International lenders did not disclose specificities, but said it was part of global cost-cutting plansNovember 26, 2015 11:32
Pan-Arab railway: myth or fact?
A railway network spanning the Arab world seems like it may never happen, but the global downturn may help make it a reality.
May 5, 2009 9:18 by Nathalie Bontems
Plans for a regional railway began in 1998, at a meeting in Beirut by members of the United Nations’ Economic and Social Commission for Western Asia (UN-ESCWA; members include Bahrain, Egypt, Iraq, Jordan, Kuwait, Lebanon, Oman, Palestine, Qatar, Saudi Arabia, Syria, UAE and Yemen). The project, which was dubbed the “Arab Mashreq International Railway Network,” consists of north/south and east/west axes, and 16 different routes covering 19,500 kilometers.
To implement it, an international agreement was adopted under UN auspices in 2003 by the ESCWA member countries, which entered into force two years later. Most countries in the region have either ratified or signed it (a few, such as Iraq, are preparing to sign on).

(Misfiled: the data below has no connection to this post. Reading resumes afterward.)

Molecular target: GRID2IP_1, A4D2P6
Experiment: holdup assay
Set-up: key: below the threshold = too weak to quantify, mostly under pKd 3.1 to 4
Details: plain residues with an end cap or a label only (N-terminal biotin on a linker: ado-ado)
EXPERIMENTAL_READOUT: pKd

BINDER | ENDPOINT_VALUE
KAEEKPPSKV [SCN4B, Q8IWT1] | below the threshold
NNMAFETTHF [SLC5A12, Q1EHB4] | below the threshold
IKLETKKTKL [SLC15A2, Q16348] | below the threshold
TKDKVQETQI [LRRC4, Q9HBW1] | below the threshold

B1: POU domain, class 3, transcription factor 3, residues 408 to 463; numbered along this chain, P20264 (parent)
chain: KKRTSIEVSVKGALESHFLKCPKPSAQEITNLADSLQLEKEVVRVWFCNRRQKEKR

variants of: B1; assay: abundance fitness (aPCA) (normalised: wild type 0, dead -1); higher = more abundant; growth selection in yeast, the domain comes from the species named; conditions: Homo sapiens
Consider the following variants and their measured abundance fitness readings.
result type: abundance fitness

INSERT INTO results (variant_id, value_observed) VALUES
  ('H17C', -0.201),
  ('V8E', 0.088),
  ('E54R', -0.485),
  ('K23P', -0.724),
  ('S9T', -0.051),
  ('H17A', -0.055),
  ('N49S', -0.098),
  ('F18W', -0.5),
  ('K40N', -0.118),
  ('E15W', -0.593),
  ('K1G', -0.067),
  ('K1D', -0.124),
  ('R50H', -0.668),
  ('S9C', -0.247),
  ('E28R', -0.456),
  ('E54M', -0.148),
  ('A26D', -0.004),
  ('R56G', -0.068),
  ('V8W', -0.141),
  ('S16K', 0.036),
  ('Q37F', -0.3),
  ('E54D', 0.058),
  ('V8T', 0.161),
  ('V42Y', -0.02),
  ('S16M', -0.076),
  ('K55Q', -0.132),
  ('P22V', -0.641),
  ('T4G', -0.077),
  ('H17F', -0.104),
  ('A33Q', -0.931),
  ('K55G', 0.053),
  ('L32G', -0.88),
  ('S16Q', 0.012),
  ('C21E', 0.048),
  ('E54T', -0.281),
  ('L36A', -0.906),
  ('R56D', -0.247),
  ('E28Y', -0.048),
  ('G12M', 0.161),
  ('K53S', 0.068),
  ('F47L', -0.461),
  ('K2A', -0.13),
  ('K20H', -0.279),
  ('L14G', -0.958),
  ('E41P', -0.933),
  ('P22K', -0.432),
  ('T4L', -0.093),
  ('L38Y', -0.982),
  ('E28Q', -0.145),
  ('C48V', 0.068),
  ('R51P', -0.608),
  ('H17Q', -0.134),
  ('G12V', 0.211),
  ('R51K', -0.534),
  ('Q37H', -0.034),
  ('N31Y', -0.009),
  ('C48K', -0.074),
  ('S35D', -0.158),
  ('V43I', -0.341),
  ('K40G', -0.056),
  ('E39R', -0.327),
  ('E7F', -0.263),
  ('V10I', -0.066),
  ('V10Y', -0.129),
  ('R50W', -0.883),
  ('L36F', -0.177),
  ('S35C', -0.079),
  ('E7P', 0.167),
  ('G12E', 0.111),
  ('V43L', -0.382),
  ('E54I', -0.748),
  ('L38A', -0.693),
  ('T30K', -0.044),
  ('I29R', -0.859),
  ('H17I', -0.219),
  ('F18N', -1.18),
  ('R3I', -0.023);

The task is titanic: when the agreement was signed, more than 60 percent of the network had yet to be built, and there were technical discrepancies where railways already exist.
But today, what had seemed unrealistic may actually happen. “In 2003, the region had no railway, except in Syria, Iraq, Egypt and Jordan, and a 400 kilometer line in Saudi Arabia between Dammam and Riyadh,” says Nabil Safwat, coordinator of the ESCWA transport committee. “Four years later, a good part of the plan is either being implemented, budgeted for, or under feasibility and profitability study.”
Work on another 900 kilometer line in Saudi Arabia to connect Jeddah to Riyadh should start soon (the government is currently reviewing offers). Another passenger line will link Medina to Jeddah and Mecca. A connection between Syria and Iraq is expected to launch in 2010, and feasibility studies are being conducted in the GCC and Yemen. Jordan has also started renovating the old line that connected Amman to Damascus for an estimated $6.1 billion (when finished, it may extend as far as Turkey).
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